18 is a loaded number.
In Canada, the world opens up to a teenager when they turn 18 and are deemed a legal adult. Here are but a few things that can now happen:
- join the military
- get a tattoo without parental consent
- change their name
- sign a contract
- get married without parental consent
- be responsible for own health care
- apply for credit
- buy porn
- move out of a parent’s home
Last week my twins turned 18 and none of those things will likely happen for them at 18 or likely later in life either.
Eighteen years plus thirty-four weeks ago, I found out I was expecting my second child. Two weeks after that, an ultrasound revealed I was expecting my second, plus a third. I will never, EVER forget the fear and shock that I experienced lying on the ultrasound table, looking at the screen that showed what looked like two little turtles in two big black circles. We hadn’t planned for the second and we definitely never dreamt there could be two at once. Jake had not yet even turned a year old, I hadn’t even completed my maternity leave and we were gobsmacked.
But the fear turned to mounting excitement with each family member and friend we shared the news with. Just imagine.. we’ll have three kids under the age of two in less than a year. How amazing and miraculous was that?! We hadn’t yet started calculating the costs or figured out how we could all fit in our tiny townhouse. A few months before, we had lent out a hand to good friends with a small toddler of their own and let them move in with us and we were bursting at the seams as it was. Our youth was probably our saving grace, because we were naive to all of the ways plans could go awry.
My pregnancy moved forward with some bumps. I had just been bought out from my previous job and had taken a package, thinking I had the time to look for new employment, but now realized I’d have to find a job while newly pregnant and would have to tell them I’d be leaving for a mat leave. Who would want me? Fortunately, I landed a decent job that provided me the hours needed to get another paid maternity leave. Grateful once again to live in Canada, where this is possible. I was prepared for a high-risk pregnancy that fortunately, never amounted to any emergency drama, and I was able to work right up until the end.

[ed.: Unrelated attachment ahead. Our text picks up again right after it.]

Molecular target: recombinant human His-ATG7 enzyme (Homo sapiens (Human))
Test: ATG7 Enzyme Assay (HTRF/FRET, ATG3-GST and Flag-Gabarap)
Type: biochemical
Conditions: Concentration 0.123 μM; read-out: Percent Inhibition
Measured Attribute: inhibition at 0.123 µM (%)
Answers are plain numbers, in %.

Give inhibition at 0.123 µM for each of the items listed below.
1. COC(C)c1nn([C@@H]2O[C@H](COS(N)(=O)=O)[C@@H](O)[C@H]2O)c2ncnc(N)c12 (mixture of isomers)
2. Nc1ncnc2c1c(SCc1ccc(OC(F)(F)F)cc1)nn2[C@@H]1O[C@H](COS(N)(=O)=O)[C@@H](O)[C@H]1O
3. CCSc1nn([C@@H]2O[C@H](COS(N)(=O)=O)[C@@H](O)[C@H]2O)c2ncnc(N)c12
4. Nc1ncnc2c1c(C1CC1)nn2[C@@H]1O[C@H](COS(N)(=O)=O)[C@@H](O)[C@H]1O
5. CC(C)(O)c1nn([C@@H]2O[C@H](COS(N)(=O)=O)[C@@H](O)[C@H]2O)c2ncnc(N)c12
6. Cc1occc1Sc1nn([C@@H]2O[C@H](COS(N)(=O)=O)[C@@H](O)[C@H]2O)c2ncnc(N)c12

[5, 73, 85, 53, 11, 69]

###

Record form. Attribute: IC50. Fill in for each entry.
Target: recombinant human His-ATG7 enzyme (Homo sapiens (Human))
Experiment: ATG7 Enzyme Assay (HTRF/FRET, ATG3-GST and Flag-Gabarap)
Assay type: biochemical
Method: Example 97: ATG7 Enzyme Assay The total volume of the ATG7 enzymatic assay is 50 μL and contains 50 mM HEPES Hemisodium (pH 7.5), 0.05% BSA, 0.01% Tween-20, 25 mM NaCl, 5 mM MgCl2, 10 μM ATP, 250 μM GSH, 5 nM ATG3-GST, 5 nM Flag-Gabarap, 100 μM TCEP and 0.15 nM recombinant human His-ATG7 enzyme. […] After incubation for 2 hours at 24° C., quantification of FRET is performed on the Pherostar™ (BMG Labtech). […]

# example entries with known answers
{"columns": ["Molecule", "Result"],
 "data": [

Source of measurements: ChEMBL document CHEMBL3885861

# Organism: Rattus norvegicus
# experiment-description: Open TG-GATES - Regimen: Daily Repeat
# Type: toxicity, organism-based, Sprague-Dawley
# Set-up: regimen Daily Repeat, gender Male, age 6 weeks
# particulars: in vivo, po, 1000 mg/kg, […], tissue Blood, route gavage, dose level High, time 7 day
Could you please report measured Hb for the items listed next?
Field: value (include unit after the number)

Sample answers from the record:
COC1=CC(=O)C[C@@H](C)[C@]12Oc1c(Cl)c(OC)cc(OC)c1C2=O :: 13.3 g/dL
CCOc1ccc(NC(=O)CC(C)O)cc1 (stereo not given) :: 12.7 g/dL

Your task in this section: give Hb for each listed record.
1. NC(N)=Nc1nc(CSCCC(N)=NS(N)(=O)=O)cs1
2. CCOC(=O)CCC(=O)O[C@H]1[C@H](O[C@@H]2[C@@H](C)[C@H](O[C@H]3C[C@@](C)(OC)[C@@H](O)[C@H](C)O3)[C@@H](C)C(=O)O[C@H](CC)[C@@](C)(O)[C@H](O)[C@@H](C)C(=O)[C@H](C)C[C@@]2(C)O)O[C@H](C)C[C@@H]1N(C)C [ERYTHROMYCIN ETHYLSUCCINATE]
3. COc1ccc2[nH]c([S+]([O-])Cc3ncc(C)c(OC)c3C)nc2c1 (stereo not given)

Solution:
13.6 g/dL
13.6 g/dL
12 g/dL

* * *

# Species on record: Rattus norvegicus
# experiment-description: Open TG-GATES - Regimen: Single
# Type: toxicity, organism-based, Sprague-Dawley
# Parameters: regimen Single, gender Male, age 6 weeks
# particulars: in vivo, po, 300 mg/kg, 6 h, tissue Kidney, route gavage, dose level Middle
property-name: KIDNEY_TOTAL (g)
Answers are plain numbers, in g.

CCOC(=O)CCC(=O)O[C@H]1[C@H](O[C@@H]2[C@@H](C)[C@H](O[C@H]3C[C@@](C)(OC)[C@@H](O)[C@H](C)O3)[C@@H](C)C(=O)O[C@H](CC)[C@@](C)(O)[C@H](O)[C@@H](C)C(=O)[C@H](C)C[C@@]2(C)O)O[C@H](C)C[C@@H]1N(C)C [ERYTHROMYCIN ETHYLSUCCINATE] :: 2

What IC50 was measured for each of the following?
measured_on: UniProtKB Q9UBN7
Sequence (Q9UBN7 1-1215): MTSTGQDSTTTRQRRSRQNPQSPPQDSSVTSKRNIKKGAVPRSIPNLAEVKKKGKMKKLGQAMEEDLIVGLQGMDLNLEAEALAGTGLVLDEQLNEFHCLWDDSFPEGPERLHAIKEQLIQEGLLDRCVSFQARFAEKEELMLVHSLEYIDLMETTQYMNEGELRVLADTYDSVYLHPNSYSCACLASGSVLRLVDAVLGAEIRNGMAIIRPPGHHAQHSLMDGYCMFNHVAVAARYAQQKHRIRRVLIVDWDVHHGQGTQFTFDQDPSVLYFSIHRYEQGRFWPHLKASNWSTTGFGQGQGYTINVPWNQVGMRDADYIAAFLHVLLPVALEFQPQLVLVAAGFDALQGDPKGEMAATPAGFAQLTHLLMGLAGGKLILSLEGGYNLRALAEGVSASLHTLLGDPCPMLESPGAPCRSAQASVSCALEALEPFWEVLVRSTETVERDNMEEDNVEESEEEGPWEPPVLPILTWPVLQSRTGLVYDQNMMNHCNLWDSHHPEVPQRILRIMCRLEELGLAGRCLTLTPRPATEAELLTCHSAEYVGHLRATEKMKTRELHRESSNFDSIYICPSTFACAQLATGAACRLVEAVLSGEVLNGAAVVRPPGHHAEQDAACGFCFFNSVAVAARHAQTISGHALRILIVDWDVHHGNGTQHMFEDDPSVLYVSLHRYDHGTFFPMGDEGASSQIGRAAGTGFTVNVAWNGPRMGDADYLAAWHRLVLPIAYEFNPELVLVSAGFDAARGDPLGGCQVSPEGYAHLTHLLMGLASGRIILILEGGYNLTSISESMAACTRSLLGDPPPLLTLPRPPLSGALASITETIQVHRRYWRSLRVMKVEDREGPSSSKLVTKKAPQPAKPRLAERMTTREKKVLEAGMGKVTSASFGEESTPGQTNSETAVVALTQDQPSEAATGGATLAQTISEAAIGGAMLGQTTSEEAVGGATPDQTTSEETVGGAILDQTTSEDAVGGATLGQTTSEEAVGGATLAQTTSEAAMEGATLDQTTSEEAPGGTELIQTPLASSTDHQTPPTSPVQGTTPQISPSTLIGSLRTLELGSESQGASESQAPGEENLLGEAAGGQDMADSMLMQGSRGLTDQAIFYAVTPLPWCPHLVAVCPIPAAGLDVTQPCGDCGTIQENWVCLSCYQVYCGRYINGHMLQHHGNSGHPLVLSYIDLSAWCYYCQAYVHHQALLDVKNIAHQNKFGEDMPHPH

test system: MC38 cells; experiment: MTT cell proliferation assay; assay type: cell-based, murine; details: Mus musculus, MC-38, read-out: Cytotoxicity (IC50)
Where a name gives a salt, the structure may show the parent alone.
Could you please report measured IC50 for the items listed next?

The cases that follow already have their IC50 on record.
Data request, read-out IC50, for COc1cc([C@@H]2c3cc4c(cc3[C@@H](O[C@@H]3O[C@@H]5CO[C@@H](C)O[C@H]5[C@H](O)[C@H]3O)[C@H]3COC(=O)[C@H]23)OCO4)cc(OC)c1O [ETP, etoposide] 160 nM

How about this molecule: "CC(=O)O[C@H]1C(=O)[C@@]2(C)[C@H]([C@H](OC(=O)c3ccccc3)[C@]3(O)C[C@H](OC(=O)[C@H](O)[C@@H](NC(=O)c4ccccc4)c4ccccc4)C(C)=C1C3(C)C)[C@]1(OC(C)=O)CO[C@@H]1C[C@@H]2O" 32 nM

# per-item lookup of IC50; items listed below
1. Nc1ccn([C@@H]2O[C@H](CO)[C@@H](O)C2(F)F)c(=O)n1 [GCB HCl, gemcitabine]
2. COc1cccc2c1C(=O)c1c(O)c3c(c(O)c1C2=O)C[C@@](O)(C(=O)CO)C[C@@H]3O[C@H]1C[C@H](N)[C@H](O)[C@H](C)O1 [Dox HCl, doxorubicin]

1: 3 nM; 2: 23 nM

I learned at my five-month ultrasound that we would be having two more boys when the technician started humming the theme song from the show ‘My Three Sons’. I burst into tears and she panicked “I’m so sorry, I thought you’d be happy to know you were having twin boys!” With great relief, I laughed because I had thought she was telling me that I was having TRIPLETS. It was around this same time that I was feeling movements and the fluttering turned into rolls and jabs and kicks. A few weeks later and I could distinguish between one baby and the other. Baby A and Baby B started to have distinct personalities and I could feel that one felt like he was auditioning for Cirque de Soleil, while the other felt a bit more like Eeyore from Winnie the Pooh.
Once we got into the safe zone where we felt comfortable that we would be carrying healthy babies, we started dreaming out loud. We would joke that my ex was getting most of his hockey line if he played too and imagined that they would all play football (soccer) or rugby, just like their dad. We were thrilled that big brother Jake would have two friends so close in age. It was a dream come true.
My pregnancy was pretty healthy and uneventful until the third trimester when stress and a virus planted two separate wallops on me. I was just weeks away from my due date when my dad had his second heart attack and went in for a ‘routine’ procedure to have cardiac stents inserted. While I waited with my enormous belly full of babies, with my step-mother Jo and my sister, Steph in the waiting room, we watched the clock tick by as all the patients who had gone in after my dad, came out one at a time and we realized Dad was way overdue. We were met with a team of doctors and hospital lawyers, who told us an error had occurred, the catheter had become stuck in an artery and it broke off and was left inside when they tried to remove it. We would have to go in and say our goodbyes in case my dad didn’t make it through the emergency surgery they were going to have to perform to fix this. One look at my belly and I’m sure the doctors were mentally preparing for an emergency delivery as well, knowing stress was the last thing a pregnant woman was supposed to deal with so close to her due date. Dad survived the surgery, we survived the ordeal and I inched closer to my due date. But then came the Norwalk virus. I had never been so sick in my life and my very active babies became very still. Dehydration caused more great stress, as I thought I had lost them both for sure. The sense of responsibility and guilt I felt was present even then and it’s a feeling that has stayed with me ever since. But we survived.
Bringing us to their birth date in 2003.
I had an induced labour and the delivery had its share of drama, perhaps a foreshadowing of what was to come. Owen arrived first – calm and cool and physically appearing like the wise old soul he still is now. He was handed off to his dad while the room prepared for ‘Baby B’, who was already proving to enjoy keeping everyone on their toes. The room was filled with extra doctors, a kidney specialist (we had signs during previous ultrasounds that Owen might have an issue with one of his), lots of nurses and my OB-GYN. I also had a midwife – I had lucked out and just happened to have her support through my whole pregnancy as she was training with my OB. It was a unique experience and she was extraordinarily excited to be ‘on the job’ because high-risk pregnancies and multiple births were not usually cases that a midwife would be a part of. Having her by my side made a chaotic experience a lot calmer and it turned out I needed that.